AMONG my tasks in the last week, I moderated a session at a conference organised by local authority pension funds, including some in Scotland. The discussion was on how information can be supplied to those pension funds that want to know that they are investing in ways that ensure that there is a sustainable planet for their members to live on.

This seems like a pretty fundamental issue for those with responsibility for pension funds to be engaged with.

It so happens that I have been advising these pension funds for more than a decade. Working on accounting for sustainability is also a focus of my work as a professor of accounting at the University of Sheffield. But why, you might ask, do I want to talk about something that seems so mundane in my column here? And what has this got to do with Scotland?

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My answer is that, apart from the fact that the conference was held to discuss the future well-being of some specific Scots, what we were really discussing should be of interest to everyone in Scotland.

One-third of all the climate emissions that are strangling our planet by increasing its temperature are directly created by large companies, and most of the rest result from using the products that they sell to us.

In that case, holding companies to account for the climate emissions that they make is vital. Unless we change how companies behave we quite literally cannot save the planet. And that is most definitely an issue for Scotland.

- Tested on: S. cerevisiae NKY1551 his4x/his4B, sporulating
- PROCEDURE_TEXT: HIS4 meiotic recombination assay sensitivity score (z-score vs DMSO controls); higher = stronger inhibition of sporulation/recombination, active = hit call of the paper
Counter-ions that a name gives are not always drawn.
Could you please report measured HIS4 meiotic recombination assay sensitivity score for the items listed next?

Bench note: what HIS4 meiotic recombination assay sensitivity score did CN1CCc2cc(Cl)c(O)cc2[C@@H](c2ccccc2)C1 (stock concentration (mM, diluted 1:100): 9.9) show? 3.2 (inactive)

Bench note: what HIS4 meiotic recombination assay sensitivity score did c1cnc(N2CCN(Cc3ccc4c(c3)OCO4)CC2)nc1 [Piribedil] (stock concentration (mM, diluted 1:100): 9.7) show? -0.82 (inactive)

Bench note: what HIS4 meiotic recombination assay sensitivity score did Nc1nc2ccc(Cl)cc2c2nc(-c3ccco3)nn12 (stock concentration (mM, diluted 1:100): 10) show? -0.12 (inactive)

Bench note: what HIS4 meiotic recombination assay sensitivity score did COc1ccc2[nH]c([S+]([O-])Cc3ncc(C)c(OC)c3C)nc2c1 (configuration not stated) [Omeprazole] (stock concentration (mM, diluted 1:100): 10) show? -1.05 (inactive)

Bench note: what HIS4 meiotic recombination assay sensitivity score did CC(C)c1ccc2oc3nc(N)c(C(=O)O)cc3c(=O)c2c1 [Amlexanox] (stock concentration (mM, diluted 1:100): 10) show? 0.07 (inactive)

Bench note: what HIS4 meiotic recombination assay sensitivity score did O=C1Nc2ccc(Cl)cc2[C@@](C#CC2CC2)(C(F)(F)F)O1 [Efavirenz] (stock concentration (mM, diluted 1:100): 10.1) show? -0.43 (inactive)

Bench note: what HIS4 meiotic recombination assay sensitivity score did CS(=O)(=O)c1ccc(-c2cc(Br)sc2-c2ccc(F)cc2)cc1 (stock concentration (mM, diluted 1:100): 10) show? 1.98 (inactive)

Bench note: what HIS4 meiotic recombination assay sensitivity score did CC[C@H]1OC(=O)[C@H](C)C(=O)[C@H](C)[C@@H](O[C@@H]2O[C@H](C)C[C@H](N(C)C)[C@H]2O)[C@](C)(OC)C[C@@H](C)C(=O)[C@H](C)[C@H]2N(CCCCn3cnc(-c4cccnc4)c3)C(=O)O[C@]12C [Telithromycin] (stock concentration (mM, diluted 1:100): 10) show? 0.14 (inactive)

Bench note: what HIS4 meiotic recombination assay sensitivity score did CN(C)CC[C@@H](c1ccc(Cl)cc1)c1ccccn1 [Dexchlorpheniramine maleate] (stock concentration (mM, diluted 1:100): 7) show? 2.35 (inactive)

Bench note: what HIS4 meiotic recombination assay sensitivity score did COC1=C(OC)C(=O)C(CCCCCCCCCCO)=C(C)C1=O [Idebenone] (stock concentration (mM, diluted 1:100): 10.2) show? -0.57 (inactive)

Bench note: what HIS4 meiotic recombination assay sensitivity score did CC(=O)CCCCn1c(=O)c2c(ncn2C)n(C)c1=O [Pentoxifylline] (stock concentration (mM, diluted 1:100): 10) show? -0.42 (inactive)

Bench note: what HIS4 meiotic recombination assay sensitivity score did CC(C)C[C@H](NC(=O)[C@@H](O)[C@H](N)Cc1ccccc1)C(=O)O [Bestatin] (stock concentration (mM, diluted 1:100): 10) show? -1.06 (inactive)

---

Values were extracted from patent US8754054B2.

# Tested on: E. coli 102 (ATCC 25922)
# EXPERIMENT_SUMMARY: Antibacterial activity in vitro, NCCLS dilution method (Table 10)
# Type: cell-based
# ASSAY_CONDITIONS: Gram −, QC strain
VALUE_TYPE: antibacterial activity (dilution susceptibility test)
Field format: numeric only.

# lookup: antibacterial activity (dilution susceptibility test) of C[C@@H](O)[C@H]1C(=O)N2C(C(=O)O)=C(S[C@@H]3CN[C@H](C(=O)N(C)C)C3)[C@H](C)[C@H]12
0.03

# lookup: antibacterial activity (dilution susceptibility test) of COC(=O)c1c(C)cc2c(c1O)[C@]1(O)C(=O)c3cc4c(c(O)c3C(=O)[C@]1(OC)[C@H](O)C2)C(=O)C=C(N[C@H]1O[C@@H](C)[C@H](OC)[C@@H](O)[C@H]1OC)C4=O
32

However, it is not just an issue for Scotland as just another country, but it is also vital for Scotland if it is to be independent. The reason why is that whilst in the short term we need to hold companies to account for their climate emissions, what we really need is accounting data that helps us identify which companies can successfully make the transition to being net-zero, and which ones cannot.

The National:

Let’s be clear why this is important. The simple fact is that accounts are what investors use to decide where they will allocate their money. As we get better at accounting for climate change what will become apparent is that there are many existing companies that have no idea how they can survive into the net-zero era as they have literally no idea how they can decarbonise their business processes.

To put it another way, these companies are carbon insolvent. They are not going to make it to the era of sustainability. The result is that the jobs these companies now supply are going to be lost, like it or not. Scotland needs to know how many of these companies are located in the country, because that will suggest the number of new, sustainable jobs that it needs.

More than that though, Scotland can be a leader on sustainability reporting. One of its leading companies, SSE, is already seen by many is being at the forefront of this trend. Importantly, if other companies follow their lead then what they will do will make the case for investors to trust them with the money that their companies need to create this sustainable future.

Whether independent or not, the Scottish Government can encourage this trend for Scottish companies to put themselves on the line with proper carbon accounting that provides investors with the information that they need. And we all know Scotland needs investment.

I know Scotland has plans for a just transition, but this issue is at the forefront of thinking on how companies, and the countries that host their activities, must adapt right now. Scotland could claim a first-mover advantage by helping its companies, both public and private to produce the information needed to show that they can manage the process of change that will eventually deliver Scotland’s future.

Innovation, research and, quite critically, support might be needed to these companies to create this advantage for Scotland. And what I really hope is that this can attract support right across the political spectrum. That’s the sort of unanimity climate change demands.